Meanwhile, the youngest of the Paswan brothers, Ram Chandra, who ran a brick kiln, was itching to join politics. The story is that he got a sympathetic journalist to drop a hint to the senior Paswan about his desire to enter politics. The recommendation had prompted the elder brother to indulgently ask, “Aye re, Ram Chandra, toy chunav ladbhay (hey, Ram Chandra, do you want to contest elections)?”
And thus, the youngest brother too entered the political arena, winning the 1999 Lok Sabha election from Rosera as a JD(U) candidate. After delimitation, he switched to Samastipur, where he lost in 2009, but won in 2014 and 2019. But months after the election, he died of cardiac arrest. His younger son, Prince Raj, then fought the bypoll from Samastipur — and won.
The family story thus played along perfectly for well over a decade — Paswan the face of the party in Delhi, Paras in charge of the state unit, and Ram Chandra the perfect foil to his two elder brothers — until the next generation of the Paswans came of age.
A family tussle
The first hint of trouble came around 2013, when Paswan began grooming Chirag, his son from his second wife Reena, for politics.
Chirag, an engineering graduate with a failed Bollywood career behind him, seemed too suave for the rough and tumble of Bihar politics, but there was always papa Paswan to handhold him. With the LJP part of the NDA and riding a Modi wave, Chirag went on to win two successive Lok Sabha elections from Jamui — in 2014 and 2019.
By then, there was another Paswan progency who had taken a liking for politics — Prince Raj, younger son of Ram Chandra Paswan, who came with a Master’s degree in International Business from Madurai Kamraj University. He started off as advisor to his father, sharing a close bond with ‘bhaiyya’ Chirag.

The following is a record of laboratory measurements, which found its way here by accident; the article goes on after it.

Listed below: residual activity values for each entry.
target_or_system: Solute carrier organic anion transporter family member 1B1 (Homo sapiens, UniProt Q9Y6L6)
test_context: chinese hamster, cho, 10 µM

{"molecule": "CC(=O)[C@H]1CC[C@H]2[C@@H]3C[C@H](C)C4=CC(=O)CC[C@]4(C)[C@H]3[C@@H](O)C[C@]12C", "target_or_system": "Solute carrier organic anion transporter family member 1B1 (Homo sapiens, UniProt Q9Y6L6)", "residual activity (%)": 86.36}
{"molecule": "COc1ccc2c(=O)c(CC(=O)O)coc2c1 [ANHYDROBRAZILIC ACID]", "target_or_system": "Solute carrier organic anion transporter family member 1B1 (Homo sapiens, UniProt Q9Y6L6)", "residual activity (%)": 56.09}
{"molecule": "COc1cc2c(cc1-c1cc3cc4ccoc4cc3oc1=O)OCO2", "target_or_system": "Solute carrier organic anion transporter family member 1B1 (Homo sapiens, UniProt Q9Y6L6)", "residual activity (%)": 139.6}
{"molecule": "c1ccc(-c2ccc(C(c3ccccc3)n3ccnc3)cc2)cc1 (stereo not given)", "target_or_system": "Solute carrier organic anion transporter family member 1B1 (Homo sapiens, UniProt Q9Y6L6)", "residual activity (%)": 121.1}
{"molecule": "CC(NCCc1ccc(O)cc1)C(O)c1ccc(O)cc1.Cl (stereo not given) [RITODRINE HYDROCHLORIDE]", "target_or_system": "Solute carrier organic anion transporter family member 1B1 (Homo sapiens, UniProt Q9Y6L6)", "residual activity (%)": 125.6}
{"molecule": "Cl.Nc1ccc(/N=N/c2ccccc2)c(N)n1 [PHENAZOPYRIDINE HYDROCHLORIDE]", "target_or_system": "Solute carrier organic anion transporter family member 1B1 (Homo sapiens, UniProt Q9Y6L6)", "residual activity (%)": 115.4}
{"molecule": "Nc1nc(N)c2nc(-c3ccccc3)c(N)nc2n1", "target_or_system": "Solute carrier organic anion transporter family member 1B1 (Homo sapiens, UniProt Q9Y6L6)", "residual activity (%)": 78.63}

But soon, there was trouble. Party sources say that with Chirag having more of a say in organisational matters, uncle Paras began to be sidelined in the LJP and the extended family.
In 2019, Prince Raj replaced Paras as LJP state chief, apparently at Chirag’s insistence. Paras was hurt.
In November 2019, with Paswan ailing, he named Chirag his successor. In the midst of the current family tussle came another revelation from Chirag — that at the Delhi residence of the senior Paswan, where Chirag was ‘elected’ national president, Paras had only stayed briefly, leaving after five minutes.
Somewhere along the way, relations between the cousins too soured. Party sources say the two — Prince as state unit chief and Chirag as national president — often got contrasting versions of the same story, making it tough for Prince to choose between the Chirag and Paras camps.
With Paswan’s death, the tensions grew sharper. Paras’s visits to Chirag’s 12, Janpath residence became less frequent, while he gradually won over Prince to his side, with whom he shared his official residence in Delhi.
Amidst all the mudslinging, comes another bombshell — a complaint of sexual exploitation against Prince. Where does the family — and by extension, the party — go from here? Will Paras and Prince be the LJP? But there’s one other position that’s still up for grabs: that of the Dalit face in the Bihar. With former CM and Hindustani Awam Morcha (Secular) leader Jitan Ram Manjhi almost a spent force, will one of the Paswans rise to fill the space that Ram Vilas Paswan once occupied?
Chirag maintains he is in that race. A senior leader close to him says, “Chirag has to take to the dust and grind of Bihar. He may even think of an alternative alliance beyond the BJP. Let us wait and watch.”